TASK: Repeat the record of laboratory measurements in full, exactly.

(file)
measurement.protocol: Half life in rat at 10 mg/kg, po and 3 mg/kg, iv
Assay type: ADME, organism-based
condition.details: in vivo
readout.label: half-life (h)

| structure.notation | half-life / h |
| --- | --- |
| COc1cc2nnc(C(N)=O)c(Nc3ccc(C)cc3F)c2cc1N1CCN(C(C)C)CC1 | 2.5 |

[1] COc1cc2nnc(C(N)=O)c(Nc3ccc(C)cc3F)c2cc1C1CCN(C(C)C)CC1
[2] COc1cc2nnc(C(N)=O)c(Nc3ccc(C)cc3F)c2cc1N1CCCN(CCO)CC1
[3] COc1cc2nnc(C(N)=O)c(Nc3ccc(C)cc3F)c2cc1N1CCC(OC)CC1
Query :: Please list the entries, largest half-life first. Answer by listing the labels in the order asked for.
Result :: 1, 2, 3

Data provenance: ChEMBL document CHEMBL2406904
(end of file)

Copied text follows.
measurement.protocol: Half life in rat at 10 mg/kg, po and 3 mg/kg, iv
Assay type: ADME, organism-based
condition.details: in vivo
readout.label: half-life (h)

| structure.notation | half-life / h |
| --- | --- |
| COc1cc2nnc(C(N)=O)c(Nc3ccc(C)cc3F)c2cc1N1CCN(C(C)C)CC1 | 2.5 |

[1] COc1cc2nnc(C(N)=O)c(Nc3ccc(C)cc3F)c2cc1C1CCN(C(C)C)CC1
[2] COc1cc2nnc(C(N)=O)c(Nc3ccc(C)cc3F)c2cc1N1CCCN(CCO)CC1
[3] COc1cc2nnc(C(N)=O)c(Nc3ccc(C)cc3F)c2cc1N1CCC(OC)CC1
Query :: Please list the entries, largest half-life first. Answer by listing the labels in the order asked for.
Result :: 1, 2, 3

Data provenance: ChEMBL document CHEMBL2406904